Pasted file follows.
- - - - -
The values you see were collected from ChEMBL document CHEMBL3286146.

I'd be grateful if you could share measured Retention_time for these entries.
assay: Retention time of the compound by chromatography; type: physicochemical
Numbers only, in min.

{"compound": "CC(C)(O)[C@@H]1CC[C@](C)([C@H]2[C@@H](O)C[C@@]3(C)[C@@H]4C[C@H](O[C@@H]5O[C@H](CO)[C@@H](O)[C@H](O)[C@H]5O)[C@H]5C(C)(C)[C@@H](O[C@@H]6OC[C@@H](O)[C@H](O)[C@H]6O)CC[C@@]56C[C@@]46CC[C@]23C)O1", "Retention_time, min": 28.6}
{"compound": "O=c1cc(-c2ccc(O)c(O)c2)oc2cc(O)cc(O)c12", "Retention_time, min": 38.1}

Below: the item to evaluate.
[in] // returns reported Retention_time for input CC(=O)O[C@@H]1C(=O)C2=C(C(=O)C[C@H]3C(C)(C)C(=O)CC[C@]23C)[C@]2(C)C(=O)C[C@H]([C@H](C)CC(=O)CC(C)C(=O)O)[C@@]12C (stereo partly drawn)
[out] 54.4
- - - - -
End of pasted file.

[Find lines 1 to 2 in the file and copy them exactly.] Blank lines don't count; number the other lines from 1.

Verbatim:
The values you see were collected from ChEMBL document CHEMBL3286146.

I'd be grateful if you could share measured Retention_time for these entries.